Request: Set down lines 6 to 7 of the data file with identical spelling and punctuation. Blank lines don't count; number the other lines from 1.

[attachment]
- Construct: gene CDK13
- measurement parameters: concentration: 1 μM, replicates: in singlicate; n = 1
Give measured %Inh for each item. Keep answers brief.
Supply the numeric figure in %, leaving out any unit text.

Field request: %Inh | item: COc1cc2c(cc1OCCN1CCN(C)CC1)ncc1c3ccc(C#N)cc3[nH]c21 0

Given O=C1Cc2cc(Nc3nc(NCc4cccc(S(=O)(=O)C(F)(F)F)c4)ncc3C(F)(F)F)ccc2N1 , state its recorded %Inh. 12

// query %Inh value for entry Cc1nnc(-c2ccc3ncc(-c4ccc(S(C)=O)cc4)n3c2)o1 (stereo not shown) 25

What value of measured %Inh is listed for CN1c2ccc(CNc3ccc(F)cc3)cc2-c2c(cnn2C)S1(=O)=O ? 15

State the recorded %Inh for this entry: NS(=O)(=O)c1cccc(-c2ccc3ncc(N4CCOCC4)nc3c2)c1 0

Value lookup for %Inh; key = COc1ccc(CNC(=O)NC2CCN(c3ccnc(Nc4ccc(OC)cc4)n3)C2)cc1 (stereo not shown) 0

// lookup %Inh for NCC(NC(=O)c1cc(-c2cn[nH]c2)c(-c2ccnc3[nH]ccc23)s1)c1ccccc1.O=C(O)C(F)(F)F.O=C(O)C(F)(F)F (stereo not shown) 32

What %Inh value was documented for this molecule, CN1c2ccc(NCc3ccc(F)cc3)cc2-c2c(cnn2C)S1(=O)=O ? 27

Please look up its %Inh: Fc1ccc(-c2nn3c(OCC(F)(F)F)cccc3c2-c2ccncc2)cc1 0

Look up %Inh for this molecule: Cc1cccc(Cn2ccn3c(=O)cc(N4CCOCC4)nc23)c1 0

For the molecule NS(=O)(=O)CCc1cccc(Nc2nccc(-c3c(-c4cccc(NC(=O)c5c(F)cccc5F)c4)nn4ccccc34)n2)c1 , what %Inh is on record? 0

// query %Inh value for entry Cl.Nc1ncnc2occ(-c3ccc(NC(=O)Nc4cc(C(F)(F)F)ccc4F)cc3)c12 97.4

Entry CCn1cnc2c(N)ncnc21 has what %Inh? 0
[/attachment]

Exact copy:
Given O=C1Cc2cc(Nc3nc(NCc4cccc(S(=O)(=O)C(F)(F)F)c4)ncc3C(F)(F)F)ccc2N1 , state its recorded %Inh. 12

// query %Inh value for entry Cc1nnc(-c2ccc3ncc(-c4ccc(S(C)=O)cc4)n3c2)o1 (stereo not shown) 25